Aether hits big on first trading day; Owings Mills firm rises more than $32, closes at $48.4375; 'They're very focused'; Investors ignore lack of profits, scoop up wireless data server


The 1990s will be over in 70 days, but the decade's cash-happy, technology-obsessed spirit shows no sign of dying. Yesterday, yet another high-technology company went public and made a serious boatload of money.

The latest grabber of the brass ring: Aether Systems Inc. of Owings Mills. The 3-year-old wireless data company saw its shares more than triple in value -- from $16 to a close of $48.4375 on the Nasdaq market. Thanks to this steep rise, Aether now has a market value of $1.26 billion.

Aether's an experienced money-loser -- it has ended in the red in each of its first three years of existence and was $4.3 million down for the first six months of this year -- but such hemorrhaging has hardly deterred the high-tech investment frenzy.

In the past few years, Internet-related companies such as Inc. and DoubleClick Inc. have gone public and seen their shares rise astronomically -- without ever having a profitable quarter.

Aether caught investors' attention by planting itself squarely at the intersection of two white-hot technologies: wireless communications and data transmission. The company sells systems and services that allow Palm Pilots and other hand-held devices to carry up-to-the-second financial information and other news.

Along the way, Aether has made some important friends.

In February, the company forged a partnership with Reuters America Inc. to beam stock information. Last month, Aether won a two-year contract to provide data communications systems for financial-services giant Charles Schwab & Co. Inc. In addition, Aether has combined with Palm Pilot maker 3Com Corp. to form OpenSky, a wireless Internet company.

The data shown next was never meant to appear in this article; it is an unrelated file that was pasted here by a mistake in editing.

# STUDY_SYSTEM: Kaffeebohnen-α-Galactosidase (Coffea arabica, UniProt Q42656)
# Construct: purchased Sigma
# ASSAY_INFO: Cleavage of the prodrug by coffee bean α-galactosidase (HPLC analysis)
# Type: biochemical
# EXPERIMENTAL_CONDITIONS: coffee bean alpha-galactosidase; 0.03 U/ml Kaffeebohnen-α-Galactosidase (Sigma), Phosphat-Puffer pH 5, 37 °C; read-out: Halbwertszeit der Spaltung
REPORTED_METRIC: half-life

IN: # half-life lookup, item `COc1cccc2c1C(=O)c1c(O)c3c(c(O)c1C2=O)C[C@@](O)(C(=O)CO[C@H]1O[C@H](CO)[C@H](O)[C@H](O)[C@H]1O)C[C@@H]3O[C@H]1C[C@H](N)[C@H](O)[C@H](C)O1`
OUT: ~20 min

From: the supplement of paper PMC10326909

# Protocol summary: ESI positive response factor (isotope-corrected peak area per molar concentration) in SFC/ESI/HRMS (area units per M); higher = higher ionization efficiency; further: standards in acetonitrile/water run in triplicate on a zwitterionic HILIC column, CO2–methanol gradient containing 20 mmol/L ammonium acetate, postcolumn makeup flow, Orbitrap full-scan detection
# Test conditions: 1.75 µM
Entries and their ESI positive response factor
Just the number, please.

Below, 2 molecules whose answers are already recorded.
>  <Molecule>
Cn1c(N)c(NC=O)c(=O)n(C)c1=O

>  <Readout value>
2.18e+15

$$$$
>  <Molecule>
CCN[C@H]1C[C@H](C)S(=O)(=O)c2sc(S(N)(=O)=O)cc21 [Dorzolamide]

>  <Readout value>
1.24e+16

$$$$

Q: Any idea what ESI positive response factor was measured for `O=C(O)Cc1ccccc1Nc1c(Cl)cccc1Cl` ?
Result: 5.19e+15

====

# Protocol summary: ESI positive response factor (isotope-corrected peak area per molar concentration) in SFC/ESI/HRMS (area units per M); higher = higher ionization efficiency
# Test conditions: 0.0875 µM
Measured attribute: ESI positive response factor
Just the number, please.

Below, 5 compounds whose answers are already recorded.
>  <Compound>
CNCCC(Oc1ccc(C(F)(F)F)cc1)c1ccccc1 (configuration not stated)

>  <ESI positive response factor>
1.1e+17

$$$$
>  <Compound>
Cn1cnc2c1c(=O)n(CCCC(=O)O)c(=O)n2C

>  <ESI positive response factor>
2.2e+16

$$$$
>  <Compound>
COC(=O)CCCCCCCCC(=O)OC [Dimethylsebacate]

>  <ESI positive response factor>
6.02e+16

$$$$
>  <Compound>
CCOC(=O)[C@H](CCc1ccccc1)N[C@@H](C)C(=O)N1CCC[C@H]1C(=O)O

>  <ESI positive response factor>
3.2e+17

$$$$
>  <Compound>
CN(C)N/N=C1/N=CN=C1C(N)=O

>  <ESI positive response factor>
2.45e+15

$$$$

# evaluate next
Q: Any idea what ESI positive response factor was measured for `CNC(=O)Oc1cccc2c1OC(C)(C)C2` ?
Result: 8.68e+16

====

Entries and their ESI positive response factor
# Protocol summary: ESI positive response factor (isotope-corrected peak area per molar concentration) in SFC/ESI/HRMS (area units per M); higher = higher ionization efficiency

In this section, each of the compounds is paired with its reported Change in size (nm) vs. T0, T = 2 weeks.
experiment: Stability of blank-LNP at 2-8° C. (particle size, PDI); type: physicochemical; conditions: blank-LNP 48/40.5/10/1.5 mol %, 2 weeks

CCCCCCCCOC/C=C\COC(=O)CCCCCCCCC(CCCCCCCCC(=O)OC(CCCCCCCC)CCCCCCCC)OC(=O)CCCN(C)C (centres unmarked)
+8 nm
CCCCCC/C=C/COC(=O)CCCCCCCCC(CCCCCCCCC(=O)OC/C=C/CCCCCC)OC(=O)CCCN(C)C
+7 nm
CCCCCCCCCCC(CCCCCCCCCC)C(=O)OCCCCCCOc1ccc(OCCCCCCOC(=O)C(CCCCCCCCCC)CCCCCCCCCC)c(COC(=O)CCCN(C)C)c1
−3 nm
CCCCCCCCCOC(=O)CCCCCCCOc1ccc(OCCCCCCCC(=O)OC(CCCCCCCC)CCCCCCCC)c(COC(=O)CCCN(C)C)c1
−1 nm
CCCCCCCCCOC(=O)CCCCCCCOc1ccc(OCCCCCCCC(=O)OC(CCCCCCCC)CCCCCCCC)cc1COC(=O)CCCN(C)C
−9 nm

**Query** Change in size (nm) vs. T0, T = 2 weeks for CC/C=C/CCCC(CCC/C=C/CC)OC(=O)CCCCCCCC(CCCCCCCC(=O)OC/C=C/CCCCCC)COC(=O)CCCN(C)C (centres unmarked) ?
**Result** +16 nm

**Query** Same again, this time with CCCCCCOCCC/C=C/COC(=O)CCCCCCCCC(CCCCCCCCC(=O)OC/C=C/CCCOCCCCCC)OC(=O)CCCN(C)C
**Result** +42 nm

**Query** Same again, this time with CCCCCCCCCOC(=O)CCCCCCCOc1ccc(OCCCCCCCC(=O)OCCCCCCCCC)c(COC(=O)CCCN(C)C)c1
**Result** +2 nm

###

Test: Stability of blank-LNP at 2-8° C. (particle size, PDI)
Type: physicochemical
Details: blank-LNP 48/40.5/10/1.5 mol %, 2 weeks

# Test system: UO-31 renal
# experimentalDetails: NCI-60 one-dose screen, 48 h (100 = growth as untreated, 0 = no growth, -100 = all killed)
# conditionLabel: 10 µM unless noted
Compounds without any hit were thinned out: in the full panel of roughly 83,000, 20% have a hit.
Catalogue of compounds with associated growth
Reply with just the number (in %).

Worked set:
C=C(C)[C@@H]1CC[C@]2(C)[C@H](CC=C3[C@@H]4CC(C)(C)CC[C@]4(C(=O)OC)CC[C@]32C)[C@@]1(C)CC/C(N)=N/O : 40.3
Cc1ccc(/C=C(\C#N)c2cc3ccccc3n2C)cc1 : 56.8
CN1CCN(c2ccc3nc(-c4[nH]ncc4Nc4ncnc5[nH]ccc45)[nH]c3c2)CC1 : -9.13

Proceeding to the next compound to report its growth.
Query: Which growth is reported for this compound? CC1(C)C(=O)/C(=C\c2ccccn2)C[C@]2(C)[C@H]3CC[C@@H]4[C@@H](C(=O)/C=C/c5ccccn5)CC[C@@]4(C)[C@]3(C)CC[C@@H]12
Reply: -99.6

Mark Lowenstein, a wireless-communications analyst for the Yankee Group in Boston, said he was "not surprised at all" by Aether's prosperous first day of trading.

"Aether fills some important gaps in this wireless [industry]," said Lowenstein. "They're very focused on solutions to help corporate customers with mobile data." Lowenstein said Aether's market momentum yesterday was helped by the success of another company that sends data to mobile users, Inc., which has seen its shares rise nearly 15-fold since its June public offering price of $16.

Aether sold 6 million shares at the opening price of $16, bringing in $96 million.

Of that amount, $6.7 million was used to pay the offering costs, and $14.8 million is to be used to repay debts, including expenses incurred in the August, $12.5 million purchase of Bethesda-based Mobeo Inc.

One happy man was Aether Chief Operating Officer George M. Davis, whose 175,000 shares in the company grew in value from $2.8 million to $8.5 million yesterday.

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